handicap-van-financial-aid


Handicap vans make a huge difference in the quality of life for people with physical disabilities. They offer increased independence, the ability to take trips and so much more. Of course, vehicles are considerable expenses. If you're already struggling with a loss of income, medical bills or other costs, a scooter- or wheelchair-accessible vehicle may seem completely out of reach. Fortunately, there are numerous sources of handicap van financial aid for people with disabilities.

Talk to Dealers and Auto Makers About Handicap Van Financial Aid

Many dealers of handicap vans offer their own financial incentives and assistance. Ask your local dealership about reimbursements or other subsidized programs. Explore their financing options, which may be more generous for people with special needs. They might offer help with van modifications, too, in addition to new or used vehicle purchases. Your dealer will point you in the right direction for finding further assistance. Most of the leading auto makers provide financial aid to people with limited mobility, as well. GM's Mobility Reimbursement Program is just one example.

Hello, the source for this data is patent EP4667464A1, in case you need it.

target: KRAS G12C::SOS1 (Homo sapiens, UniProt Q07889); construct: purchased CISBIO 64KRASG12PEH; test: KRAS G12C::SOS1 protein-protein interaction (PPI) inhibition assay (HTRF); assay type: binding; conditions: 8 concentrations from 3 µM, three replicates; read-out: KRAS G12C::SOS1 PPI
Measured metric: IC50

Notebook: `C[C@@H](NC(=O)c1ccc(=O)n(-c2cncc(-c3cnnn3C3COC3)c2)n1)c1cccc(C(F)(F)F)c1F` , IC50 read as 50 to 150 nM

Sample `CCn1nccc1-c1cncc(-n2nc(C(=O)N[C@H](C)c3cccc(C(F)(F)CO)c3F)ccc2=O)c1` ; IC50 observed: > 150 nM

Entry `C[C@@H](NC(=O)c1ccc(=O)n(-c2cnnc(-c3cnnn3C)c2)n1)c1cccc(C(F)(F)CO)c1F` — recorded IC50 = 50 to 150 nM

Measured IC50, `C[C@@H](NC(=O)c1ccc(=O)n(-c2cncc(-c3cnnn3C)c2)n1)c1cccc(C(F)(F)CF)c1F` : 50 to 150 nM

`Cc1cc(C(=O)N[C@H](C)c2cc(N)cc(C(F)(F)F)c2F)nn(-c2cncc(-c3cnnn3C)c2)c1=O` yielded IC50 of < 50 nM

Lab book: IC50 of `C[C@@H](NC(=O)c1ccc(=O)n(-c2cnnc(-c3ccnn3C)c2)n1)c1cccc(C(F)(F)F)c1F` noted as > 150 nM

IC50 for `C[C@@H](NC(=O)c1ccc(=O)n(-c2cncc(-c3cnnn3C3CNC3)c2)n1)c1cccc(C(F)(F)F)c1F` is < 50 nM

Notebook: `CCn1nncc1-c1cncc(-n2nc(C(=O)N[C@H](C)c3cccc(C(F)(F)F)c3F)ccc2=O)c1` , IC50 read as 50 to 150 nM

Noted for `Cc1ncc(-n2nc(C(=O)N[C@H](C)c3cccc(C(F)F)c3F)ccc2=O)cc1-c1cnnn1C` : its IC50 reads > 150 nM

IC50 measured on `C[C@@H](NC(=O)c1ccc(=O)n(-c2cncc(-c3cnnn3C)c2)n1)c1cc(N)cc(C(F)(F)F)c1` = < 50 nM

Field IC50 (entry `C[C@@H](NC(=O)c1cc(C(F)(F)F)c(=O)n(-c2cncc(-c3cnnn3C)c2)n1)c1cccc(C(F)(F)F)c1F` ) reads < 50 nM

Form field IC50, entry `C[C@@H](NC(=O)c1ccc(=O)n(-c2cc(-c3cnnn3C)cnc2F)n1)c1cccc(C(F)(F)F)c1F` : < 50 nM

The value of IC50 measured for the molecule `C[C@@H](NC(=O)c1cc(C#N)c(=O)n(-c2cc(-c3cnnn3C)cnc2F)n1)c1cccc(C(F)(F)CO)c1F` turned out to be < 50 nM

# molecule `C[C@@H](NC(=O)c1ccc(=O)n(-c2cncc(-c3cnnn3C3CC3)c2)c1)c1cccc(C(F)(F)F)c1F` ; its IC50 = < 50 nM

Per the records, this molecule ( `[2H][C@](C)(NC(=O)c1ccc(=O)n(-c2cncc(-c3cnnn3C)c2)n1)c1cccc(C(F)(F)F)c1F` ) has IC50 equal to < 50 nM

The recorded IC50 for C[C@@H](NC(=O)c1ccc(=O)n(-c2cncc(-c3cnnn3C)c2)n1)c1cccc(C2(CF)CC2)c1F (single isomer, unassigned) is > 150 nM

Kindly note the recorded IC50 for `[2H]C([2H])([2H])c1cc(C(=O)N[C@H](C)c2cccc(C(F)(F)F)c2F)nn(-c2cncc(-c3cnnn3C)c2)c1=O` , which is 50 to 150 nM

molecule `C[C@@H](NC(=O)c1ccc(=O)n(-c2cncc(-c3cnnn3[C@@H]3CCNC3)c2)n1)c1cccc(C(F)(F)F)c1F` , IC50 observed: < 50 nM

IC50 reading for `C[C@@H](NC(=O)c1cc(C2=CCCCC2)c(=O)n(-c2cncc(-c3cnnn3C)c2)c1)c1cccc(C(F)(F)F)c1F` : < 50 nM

Seek Agency-Based Handicap Van Financial Aid

There are countless other avenues for receiving handicap van financial aid. Veterans can often find help through the VA. If you're on Medicare or Medicaid, the program may assist you. If you receive social security, apply to the Plan to Achieve Self-Support (PASS) program. Also, inquire with your state's Department of Health and Human Services. If you have to drive to secure your income, contact your state's vocational rehabilitation agency.

 Non-profit and government agencies that work with people with physical handicaps are prime sources of help. Don't hesitate to reach out to them. Even those that don't provide financial assistance can suggest other contacts. They'll also often help you through grant applications and other processes.

There are a number of other sources for financial aid if you have a child in a wheelchair. Check with agencies such as the Disabled Children's Relief Fund, the United Healthcare Children's Foundation, the M.O.R.G.A.N. Project, the Administration for Children and Families, Easter Seals, the Midwest Special Needs Trust, and the President's Choice Children's Charity. Even your local rotary club may offer some financial assistance.